Data from Gallup that year show that nearly 1 in 5 Americans named immigration or illegal aliens as the most important problem facing the country -- three times more than in any poll that Gallup had conducted since the organization first asked the question in 1993.
The controversy receded, but not completely. In a Pew poll conducted last October, no fewer than 57 percent of Republicans describe immigrants as a burden to American society.
In this climate, no politician who had once called illegal immigration "an act of love" and who, above all, was the brother of George W. Bush, could have had much chance of success at the polls.
George W. Bush's conservatism had a cosmopolitan tinge. Not only did he hope to incorporate Hispanic migrants into the American community, but he was also careful not to alienate Muslims. He repeatedly made clear, with his memorable declaration of a "war on terror," that Islam was not an enemy of the United States.
Six days after the terrorist attacks of Sept. 11, 2001, the president visited a mosque. "The face of terror is not the true faith of Islam," he said at the Islamic Center of Washington, D.C. "That's not what Islam is all about. Islam is peace."
"The war against terrorism is not a war against Muslims," he added a few days later.
Terminology is just as important in the current GOP primary as it was for President Bush. Now, though, the Republican candidates are insisting on an explicit connection between violent extremism and the Islamic faith. They've criticized President Obama and Democratic front-runner Hillary Clinton for eschewing words such as "radical Islamic terrorism."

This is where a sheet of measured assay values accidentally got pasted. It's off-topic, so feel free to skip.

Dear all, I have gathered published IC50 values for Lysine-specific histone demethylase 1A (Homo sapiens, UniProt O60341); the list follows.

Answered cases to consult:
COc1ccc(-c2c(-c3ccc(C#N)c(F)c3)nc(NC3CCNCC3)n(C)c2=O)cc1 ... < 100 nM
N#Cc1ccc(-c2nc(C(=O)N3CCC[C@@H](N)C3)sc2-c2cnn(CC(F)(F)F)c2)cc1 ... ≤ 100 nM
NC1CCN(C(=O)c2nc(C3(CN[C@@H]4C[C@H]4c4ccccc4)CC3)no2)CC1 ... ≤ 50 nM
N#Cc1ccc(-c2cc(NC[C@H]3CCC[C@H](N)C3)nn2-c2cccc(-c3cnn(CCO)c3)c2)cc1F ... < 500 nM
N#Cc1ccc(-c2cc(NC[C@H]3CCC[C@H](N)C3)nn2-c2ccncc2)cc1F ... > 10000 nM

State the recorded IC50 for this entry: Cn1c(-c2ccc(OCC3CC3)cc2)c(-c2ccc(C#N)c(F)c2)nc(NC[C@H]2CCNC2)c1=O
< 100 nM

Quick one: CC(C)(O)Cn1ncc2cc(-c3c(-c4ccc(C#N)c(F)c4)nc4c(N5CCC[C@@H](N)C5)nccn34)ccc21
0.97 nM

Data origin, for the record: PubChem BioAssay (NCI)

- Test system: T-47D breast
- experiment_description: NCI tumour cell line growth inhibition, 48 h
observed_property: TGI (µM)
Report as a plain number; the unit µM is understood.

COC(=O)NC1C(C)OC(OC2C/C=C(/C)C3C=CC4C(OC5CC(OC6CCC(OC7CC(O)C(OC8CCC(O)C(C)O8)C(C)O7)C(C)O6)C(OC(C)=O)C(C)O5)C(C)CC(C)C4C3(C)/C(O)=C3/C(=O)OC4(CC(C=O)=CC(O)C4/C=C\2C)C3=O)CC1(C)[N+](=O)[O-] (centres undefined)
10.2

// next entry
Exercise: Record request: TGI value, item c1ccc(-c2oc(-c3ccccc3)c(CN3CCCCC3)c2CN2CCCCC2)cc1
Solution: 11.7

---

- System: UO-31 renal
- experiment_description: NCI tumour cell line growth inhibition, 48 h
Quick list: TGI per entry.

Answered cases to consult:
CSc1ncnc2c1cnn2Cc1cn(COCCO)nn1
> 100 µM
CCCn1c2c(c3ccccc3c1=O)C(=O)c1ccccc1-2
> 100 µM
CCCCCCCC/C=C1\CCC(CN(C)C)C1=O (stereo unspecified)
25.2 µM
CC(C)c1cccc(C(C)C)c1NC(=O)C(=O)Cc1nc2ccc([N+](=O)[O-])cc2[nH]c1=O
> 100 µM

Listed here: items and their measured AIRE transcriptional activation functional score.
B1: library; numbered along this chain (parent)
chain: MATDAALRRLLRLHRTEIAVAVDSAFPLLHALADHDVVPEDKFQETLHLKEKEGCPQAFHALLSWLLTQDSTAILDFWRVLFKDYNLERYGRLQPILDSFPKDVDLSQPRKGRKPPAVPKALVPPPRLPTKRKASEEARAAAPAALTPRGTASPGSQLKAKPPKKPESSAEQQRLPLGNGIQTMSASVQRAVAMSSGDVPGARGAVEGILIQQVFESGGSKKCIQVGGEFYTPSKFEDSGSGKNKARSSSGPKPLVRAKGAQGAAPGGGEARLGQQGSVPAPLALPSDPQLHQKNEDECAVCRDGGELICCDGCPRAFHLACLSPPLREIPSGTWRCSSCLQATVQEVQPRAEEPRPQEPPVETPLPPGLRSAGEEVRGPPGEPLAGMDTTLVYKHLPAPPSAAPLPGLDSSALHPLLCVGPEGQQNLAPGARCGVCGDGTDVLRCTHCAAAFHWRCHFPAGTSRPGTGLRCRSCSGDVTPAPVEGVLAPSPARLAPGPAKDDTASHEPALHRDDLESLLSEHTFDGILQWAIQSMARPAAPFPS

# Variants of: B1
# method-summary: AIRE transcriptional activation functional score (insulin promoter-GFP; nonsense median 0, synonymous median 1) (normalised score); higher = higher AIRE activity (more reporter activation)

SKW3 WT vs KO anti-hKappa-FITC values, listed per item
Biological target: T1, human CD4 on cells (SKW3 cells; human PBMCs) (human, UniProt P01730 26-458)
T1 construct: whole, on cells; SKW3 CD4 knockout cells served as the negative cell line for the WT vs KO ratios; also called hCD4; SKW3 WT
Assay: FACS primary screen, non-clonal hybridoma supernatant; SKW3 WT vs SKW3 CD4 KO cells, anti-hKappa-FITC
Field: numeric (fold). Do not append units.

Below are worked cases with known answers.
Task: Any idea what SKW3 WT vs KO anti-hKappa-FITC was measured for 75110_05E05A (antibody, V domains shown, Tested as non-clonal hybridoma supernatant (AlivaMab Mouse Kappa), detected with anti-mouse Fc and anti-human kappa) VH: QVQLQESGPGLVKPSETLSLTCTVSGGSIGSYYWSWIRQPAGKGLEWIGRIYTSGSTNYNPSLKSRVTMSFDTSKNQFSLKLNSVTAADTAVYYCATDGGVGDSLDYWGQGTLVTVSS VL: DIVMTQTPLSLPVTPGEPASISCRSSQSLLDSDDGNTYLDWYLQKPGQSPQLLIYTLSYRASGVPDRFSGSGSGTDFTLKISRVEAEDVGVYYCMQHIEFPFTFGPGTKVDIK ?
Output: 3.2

"They won't even call it by its name," Sen. Ted Cruz has said.
Trump, of course, has gone even further, proposing to ban all foreign Muslims from entering the United States. This ban, he has said, would be temporary, but "total and complete." The ban is very popular with Republican voters. Three-quarters of those who cast ballots in South Carolina's primary Saturday, which Trump won handily, support it, according to an exit poll conducted by CBS News.
Unlike his brother, Jeb Bush has made a point of using the phrase "radical Islamic terrorism." Yet he has also severely criticized Trump for his proposal, making a similar argument as his brother did about the importance of Muslim cooperation to the fight, both at home and in the Middle East. GOP voters haven't been persuaded.